Our Panj Takht

Takht is a imperial throne. It is a royal seat of a monarch to issue imperial fiats. This is also refered to as a Sachcha Takht, the true throne, sitting on which true justice is done. It became common for Sikhs, at least by the time of fivth Nanak, Guru Arjan Dev ji, to refer to the Guru as Sachcha Patshah (true king) and to his gaddi (spiritual seat) as Takht and the congregation he led as darbar (court). Formally , to proclaim Sikh faith’s common concern for the spiritual and the worldly, synthesis of miri and piri, Guru Hargobind Sahib ji (sixth Nanak), adopted royal style. For the ceremonies of succession, he had a platform constructed opposite the Golden Temple, naming it Akal Takht. There are five Takhts in Sikhism. All the five Takhts are a fountainhead of inspiration and a centre of enlightenment for the entire Khalsa Panth. Each Hukum (commandment) is revered by a Gursikh.

Sri Akal Takht Sahib ji

Akal Takht is the primary seat of Sikh religious authority and central altar for Sikh political assembly. It is located in front of Golden Temple in Amritsar (Punjab, India). While the Golden Temple stands for spiritual guidance the Akal Takht symbolizes the dispensing of justice and temporal activity. It’s foundation was laid by Guru Hargobind sahib ji. The Akal Takht Sahib was a royal seat. The envoys and the ambassadors of the royal states were received here, in the darbar. It was a judicial court where the cases of the public were decided; it was the highest office deciding military stratagem; it was the supreme seat of Sikh polity and it was the major centre of philosophical and educational activities. It was here that the Guru revealed the Sikh philosophy of Miri and Piri (the Oneness of Temporal and Spiritual ). The Two flags representing temporal and spiritual were installed at the Akal Takht Sahib ji.

Takht Sri Patna Sahib ji

Sri Patna Sahib is the birthplace of tenth Nanak Guru Gobind Singh ji. It is situated in the city of Patna in India. This sacred place has the honour of being visited by the first Guru, Guru Nanak Dev ji, and the ninth Guru, Guru Tegh Bahadur ji. It is from this place the commandment of valiant and fearlessness was issued to the Sikh fraternity. After bidding an adieu to his promising childhood at Sri Patna Sahib, Guru Gobind Singh ji, stepped into the holy land of Sri Anandpur Sahib. Gurudwara Patna sahib ji is regarded as the centre for propagating Sikhism in the East India. This is the second accepted and acknowledged Takht of the sikhs.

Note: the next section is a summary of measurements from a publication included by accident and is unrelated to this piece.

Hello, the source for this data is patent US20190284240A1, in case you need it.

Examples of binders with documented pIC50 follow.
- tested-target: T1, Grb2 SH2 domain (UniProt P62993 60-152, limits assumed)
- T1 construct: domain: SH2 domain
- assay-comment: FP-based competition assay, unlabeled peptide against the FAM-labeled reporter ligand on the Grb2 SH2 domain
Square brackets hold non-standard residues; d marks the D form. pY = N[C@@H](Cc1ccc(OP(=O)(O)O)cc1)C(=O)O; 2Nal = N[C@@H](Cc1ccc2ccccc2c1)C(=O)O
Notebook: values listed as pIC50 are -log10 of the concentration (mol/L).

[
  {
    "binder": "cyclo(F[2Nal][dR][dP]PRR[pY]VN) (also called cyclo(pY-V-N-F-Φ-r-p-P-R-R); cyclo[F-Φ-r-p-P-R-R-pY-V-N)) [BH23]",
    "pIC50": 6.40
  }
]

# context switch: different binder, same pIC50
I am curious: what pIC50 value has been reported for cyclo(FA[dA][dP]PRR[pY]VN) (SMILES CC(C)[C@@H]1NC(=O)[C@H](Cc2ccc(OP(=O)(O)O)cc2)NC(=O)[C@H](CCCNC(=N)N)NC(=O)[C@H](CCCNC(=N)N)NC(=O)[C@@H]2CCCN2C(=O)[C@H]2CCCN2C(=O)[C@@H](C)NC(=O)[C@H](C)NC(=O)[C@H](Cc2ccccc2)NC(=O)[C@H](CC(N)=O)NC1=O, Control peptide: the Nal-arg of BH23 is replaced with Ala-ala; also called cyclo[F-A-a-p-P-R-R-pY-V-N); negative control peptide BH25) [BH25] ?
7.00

Takht Sri Anandpur Sahib ji 

Takht Sri Anandpur Sahib ji is one of the most important sacred places of the sikhs and is closely linked with their religious traditions and history. Anandpur sahib was founded by ninth Nanak, Guru Tegh Bahadur Sahib ji in 1665. Guru Gobind Singh ji came to this town in 1674 when he was only eight years old and he spent about 25 years of his life in Anandpur Sahib. At this place, in 1699, on the Baisakhi day (13th April), Tenth Master Guru Gobind Singh ji created KHALSA by baptizing five beloved Sikhs known as “Panj Piaras”. This place is well known for the birth of Khalsa – the pure one.

Takht Sri Damdama Sahib ji 

Takht Sri Damdama Sahib ji is situated in the village of Talwandi Sabo at Bathinda in Punjab, India. After leaving the fort of Anandpur Sahib and passing through Chamkaur Sahib, Maachiwara, Deena Kangar followed by the historic war of battle of Mukatsar, Guru Gobind singh ji arrived here in 1705. On this place Guru ji took a break and relaxed. Due to this reason this is famous as Damdama Sahib ji. From Damdama Sahib Guru ji released orders (Hukamnama) and declared this sacred place as a Takht. This is the place where Guru Gobind Singh ji prepared the full version of the Sikh Scriptures called Guru Granth Sahib ji in 1705. It was transcribed by Bhai Mani Singh ji. The hymns of Guru Tegh Bahadur Sahib ji were added into this.

Takht Sri Hazoor Sahib ji

Takht sri Hazoor sahib ji is the principal Sikh shrine at Nanded in the Indian state of Maharashtra. It marks the site where Guru Gobind Singh ji had his camp in 1708. The tenth Guru held his court and congregation here. It is the place from where the tenth Guru rose to heaven along with his horse Dilbag. Guru Gobind Singh ji had desired one of his Sikhs, Santokh Singh, who supervised the community kitchen, to remain in Nanded and continue running Guru Ka Langar. A number of other Sikhs also decided to stay back. They built a small shrine in memory of Guru Gobind Singh ji and installed Guru Granth Sahib ji in it.